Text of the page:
Once the soft peaks have formed, then very slowly add in the sugar. Once all the sugar is well-incorporated, then you can add the vanilla and vinegar. Increase the speed to high and beat until the sugar is all dissolved nicely and the meringue mixture is holding glossy, stiff peaks. It may take five minutes. It may take 10 minutes. It depends on the mixer and a lot of other factors - but it will get there.

Note: If you were to add in items, now would be the time. For example, if you melt some chocolate (and let it cool), you can drizzle it over the finished meringue and try to gently fold it in (the less you mess with the mixture, the better).

Step 4: Piping or Plopping the Meringue Cookies

Now for the really fun part! You can pipe or plop out your meringue cookies. If plopping, you can use something like an ice cream scooper (apparently this isn't a word - scoop) - to scoop out the meringue and then use another spoon to help scoop it out. Place them about two inches apart on the cookie sheet.

Or, you can use a piping bag (or any ziplock or clear sandwich bag) and use a piping tip to help create pretty or unique designs for the cookies. I was too lazy to use it the right way - so I put this in a sandwich bag, cut a small hole in the corner and it worked great!

Lastly, I had powdered beet root that I had never used before (I bought it originally to use as a safe powder dye for cosmetics) so I dusted it over half of the meringue cookies - and love how they look.

Bake the meringues for 40-50 minutes, or until you can easily lift them off of the parchment paper. Then, turn the oven off. Some people then crack the oven door and leave them in there for another hour. Or, you can leave the oven door closed and leave them in there for an hour or even overnight. It's up to you. It is so dry in our house that I turned the oven off, left it open a crack for about 30 minutes, then tasted one. Crispy, light, airy and delicious! There was a small amount of chewiness on the inside (some people love that, others do not). So a couple of hours later, I opened the oven (my son stole most of them by that time they were gone) and tested one again - all crispy and airy throughout. I LOVE these cookies!

Step 5: Meringue Cookies Recipe Photos

Enjoy your cookies! They can be stored in an air-tight container in the fridge for a few days (some say, up to 10 days). But, the sooner you eat them the better. They are addictive!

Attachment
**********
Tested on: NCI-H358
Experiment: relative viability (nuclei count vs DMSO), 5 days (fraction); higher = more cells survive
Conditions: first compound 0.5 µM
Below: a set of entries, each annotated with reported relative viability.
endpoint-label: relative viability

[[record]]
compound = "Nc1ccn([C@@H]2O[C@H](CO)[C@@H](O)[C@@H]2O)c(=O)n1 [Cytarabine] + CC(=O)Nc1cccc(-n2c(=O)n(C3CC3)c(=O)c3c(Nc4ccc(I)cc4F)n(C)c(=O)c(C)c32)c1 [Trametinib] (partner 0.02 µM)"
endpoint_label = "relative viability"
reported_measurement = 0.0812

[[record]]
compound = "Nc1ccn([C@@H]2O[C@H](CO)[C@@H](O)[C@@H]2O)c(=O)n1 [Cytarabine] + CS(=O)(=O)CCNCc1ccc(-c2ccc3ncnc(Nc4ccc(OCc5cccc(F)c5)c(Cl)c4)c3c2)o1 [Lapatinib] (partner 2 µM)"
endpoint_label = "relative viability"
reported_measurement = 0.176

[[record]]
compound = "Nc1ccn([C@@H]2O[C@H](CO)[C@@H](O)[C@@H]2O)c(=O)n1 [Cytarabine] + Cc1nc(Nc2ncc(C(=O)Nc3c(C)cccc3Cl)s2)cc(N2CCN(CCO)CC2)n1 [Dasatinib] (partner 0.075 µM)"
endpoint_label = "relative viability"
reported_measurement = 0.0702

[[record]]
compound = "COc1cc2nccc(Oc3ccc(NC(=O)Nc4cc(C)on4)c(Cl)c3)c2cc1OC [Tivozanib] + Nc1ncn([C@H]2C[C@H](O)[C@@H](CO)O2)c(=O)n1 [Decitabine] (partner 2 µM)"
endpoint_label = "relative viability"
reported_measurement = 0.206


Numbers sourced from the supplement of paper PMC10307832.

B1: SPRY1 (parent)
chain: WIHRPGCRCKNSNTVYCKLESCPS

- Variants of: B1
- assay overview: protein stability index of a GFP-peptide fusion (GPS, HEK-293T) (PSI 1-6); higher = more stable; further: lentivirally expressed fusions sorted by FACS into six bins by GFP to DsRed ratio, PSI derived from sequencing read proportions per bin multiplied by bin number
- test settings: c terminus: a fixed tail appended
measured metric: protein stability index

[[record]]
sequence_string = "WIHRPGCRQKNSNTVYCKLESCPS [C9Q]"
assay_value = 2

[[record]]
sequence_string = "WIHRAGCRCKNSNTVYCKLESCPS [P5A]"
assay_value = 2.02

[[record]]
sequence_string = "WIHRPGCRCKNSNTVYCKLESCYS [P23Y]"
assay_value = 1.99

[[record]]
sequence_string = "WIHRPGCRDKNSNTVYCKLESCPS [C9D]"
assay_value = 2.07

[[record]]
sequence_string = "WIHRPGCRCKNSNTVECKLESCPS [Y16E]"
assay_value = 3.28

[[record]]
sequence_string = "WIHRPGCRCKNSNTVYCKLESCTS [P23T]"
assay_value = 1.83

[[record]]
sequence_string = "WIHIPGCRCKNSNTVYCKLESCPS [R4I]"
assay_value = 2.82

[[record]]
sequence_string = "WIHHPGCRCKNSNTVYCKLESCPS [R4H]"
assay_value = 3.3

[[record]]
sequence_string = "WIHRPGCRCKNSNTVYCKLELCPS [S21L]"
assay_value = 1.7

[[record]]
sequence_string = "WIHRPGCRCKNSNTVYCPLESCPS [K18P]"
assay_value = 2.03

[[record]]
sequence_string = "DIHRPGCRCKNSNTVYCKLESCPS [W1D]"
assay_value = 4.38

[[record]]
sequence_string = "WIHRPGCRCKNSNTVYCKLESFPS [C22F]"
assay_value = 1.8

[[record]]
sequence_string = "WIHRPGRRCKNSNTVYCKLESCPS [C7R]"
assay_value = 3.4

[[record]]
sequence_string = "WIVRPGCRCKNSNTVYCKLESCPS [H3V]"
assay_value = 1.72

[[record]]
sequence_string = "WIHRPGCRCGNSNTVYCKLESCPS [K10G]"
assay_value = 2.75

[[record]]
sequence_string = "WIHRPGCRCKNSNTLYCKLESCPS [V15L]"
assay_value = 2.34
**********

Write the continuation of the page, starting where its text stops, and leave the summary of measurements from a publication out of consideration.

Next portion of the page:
<p>It looks very delicious </p>
Finally can post a pic! They turned out marvellously :)
<p>Hollyyyyy it's great to see you're back... I sometimes buy these at the supermarket but I always wanted to try making these and no I can. I do have the cream of tartar since we use it to make a frosting here. Looking forward to more of your sweet recipe. =) </p>
<p>Hey Pitstop! Thanks for the comment - so happy to be back on here! Thank you!!!</p>
<p>Hey Pitstop! Thanks for the comment - so happy to be back on here! Thank you!!!</p>
<p>They turned out perfect! I used plain white sugar and the cream of tartar. Then for kicks I added pink food coloring ;)! So light an airy..note to self next time do turn off oven when done..burnt one pan of them lol</p>
<p>Wow Thanks so much for sharing the photos! Yours look even better than mine! YUM!</p>
<p>Made them last night and turned out great. I added some gel food color to the bag sides close to the tip before filling and got cool stripes.. The one on far left has crushed candy cane. These are better than the store bought. </p>
<p>They're in the oven right now, I'm worried I didn't get them beaten long enough... hoping they'll still taste good :)</p>
<p>I'm going to try my hand at these. I'm baking challenged except for pies :-)</p>
<p>They are so pretty! Glad to see you back!</p>
<p>Thank you so much!!!</p>
<p>i will make these today...</p>
<p>awesome! hope you like them as much as we do!</p>

About This Instructable

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Bio: Army Vet. I love learning &amp; being creative.